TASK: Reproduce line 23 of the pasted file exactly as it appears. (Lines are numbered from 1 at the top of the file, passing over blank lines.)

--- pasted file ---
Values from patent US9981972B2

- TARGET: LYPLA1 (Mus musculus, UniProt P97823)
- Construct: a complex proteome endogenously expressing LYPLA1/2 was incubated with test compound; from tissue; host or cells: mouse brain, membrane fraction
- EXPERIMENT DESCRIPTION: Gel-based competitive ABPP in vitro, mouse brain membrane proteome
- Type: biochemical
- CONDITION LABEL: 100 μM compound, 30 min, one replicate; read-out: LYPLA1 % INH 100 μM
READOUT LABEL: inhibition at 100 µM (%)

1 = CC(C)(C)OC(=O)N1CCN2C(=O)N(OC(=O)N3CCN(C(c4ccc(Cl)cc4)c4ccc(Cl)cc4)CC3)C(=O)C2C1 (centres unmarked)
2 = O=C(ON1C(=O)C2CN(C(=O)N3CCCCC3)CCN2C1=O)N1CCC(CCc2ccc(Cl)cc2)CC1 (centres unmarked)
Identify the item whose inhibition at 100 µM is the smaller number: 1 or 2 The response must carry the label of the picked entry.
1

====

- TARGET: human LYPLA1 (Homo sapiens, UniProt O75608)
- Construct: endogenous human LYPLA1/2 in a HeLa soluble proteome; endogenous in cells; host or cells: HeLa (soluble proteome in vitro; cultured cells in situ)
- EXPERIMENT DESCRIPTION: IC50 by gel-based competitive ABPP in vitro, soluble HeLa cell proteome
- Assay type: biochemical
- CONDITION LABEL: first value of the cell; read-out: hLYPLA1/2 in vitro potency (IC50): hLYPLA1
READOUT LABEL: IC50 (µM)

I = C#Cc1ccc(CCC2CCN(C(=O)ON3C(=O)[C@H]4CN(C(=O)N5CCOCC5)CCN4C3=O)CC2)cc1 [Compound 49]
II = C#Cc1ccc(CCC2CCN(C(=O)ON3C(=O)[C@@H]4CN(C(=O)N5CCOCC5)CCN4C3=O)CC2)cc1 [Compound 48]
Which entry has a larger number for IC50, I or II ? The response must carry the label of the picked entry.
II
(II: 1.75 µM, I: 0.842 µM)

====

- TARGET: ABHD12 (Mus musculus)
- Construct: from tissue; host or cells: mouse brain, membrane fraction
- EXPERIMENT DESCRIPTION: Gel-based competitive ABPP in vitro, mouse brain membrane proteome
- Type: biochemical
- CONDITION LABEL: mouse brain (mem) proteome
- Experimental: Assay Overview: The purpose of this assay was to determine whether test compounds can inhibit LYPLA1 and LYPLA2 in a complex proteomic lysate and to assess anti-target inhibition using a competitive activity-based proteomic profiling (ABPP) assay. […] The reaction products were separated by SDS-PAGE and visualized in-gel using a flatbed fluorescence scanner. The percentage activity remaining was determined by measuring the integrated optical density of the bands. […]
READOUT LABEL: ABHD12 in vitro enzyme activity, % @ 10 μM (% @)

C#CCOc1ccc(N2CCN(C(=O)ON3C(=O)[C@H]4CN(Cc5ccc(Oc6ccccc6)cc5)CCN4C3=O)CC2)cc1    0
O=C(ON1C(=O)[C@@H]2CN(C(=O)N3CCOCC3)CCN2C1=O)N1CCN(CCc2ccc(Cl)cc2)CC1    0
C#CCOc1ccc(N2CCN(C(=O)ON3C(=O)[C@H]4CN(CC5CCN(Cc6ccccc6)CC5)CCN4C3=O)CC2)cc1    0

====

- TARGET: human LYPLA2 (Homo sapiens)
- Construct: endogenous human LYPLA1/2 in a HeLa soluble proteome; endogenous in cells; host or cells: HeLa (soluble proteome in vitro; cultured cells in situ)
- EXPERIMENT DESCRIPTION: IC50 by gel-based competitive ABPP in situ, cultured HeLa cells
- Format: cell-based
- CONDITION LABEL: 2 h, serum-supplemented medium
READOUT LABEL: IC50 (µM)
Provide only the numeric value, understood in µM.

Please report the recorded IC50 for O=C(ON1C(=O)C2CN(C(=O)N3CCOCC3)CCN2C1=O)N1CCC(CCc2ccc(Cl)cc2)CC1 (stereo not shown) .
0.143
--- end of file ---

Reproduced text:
(II: 1.75 µM, I: 0.842 µM)